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To progress from holding a bachelor of science in nursing, or BSN, to holding doctor of nursing practice, or DNP, it's typically necessary to earn a master of science in nursing, or MSN, first. However, if you are a BSN-educated RN and want to earn your DNP to move into advanced practice nursing or to assume administrative, teaching, or managerial positions, you may be able to do so more quickly and easily through a BSN-to-DNP bridge program. Learn more about these programs and what they entail below.
Table of Contents[hide]
- What are BSN-to-DNP Bridge Programs?
- Why Earn a DNP?
- How Long Does It Take?
- How Much Does It Cost to Complete a BSN-to-DNP Program?
- Is Accreditation Important?
- Are Online BSN-to-DNP Bridge Programs Available?
- What are the Requirements?
- Is There Anything Else that I Should Know about BSN-to-DNP Bridge Programs?
What are BSN-to-DNP Bridge Programs?
Just as a bridge connects two sections of land, a BSN-to-DNP bridge program connects, or bridges, the gap between a BSN-level understanding of nursing and a DNP-level understanding of nursing. A terminal degree, a doctor of nursing practice is the highest that can be obtained in clinical nursing. Typically, an RN must hold an MSN to be admitted into a DNP program. However, through a bridge program, you can quickly progress through the MSN level to earn your DNP more quickly. The work is hard and intense, but the payoff is considerable.
Why Earn a DNP?
If you currently hold a BSN, what are the benefits of completing a BSN-to-DNP bridge program to obtain your DNP? Although you will be looking at several more years of school and training, earning your DNP will open up many doors. With a DNP, you can enter an area of specialization in advanced practice nursing like midwifery or anesthesia. Alternatively, you may opt to move into a managerial or administrative role. Because it is a "practice degree," a DNP is for those who want to practice in clinical settings as opposed to in research or education.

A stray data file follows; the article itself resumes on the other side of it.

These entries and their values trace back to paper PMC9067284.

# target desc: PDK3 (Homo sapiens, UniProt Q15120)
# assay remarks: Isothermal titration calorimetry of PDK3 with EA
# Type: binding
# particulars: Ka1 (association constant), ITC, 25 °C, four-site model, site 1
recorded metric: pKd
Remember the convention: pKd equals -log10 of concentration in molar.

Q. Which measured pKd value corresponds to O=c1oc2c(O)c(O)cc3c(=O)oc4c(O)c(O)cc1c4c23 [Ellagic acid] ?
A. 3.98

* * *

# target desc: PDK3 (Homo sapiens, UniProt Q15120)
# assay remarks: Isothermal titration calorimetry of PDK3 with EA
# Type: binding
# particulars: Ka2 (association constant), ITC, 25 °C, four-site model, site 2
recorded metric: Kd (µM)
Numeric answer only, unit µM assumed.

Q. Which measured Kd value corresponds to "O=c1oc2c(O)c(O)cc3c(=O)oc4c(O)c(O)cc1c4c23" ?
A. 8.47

How Long Does It Take?
Normally, you would have to earn your MSN before starting a DNP program. It takes around two to three years to earn an MSN, and then it typically takes another three years to earn a DNP. That is if you focus on earning your DNP on a full-time basis. If you are only able to work toward your DNP on a part-time basis, it could take five or more years to complete all of the work. Through a bridge program, of course, you eliminate the step of having to earn an MSN. Therefore, rather than looking at five to eight years to earn your DNP, a bridge program allows you to do so in just three to five.
How Much Does It Cost to Complete a BSN-to-DNP Program?
On average, it may cost up to $30,000 to complete a DNP degree. Of course, the total cost varies widely based on a variety of factors. For example, you will probably pay less by attending a program through a public college or university as opposed to a private one. Similarly, you will save money by attending a program that is based in your state of residency, as out-of-state tuition tends to cost far more. You should also look into financial aid, as it may be available.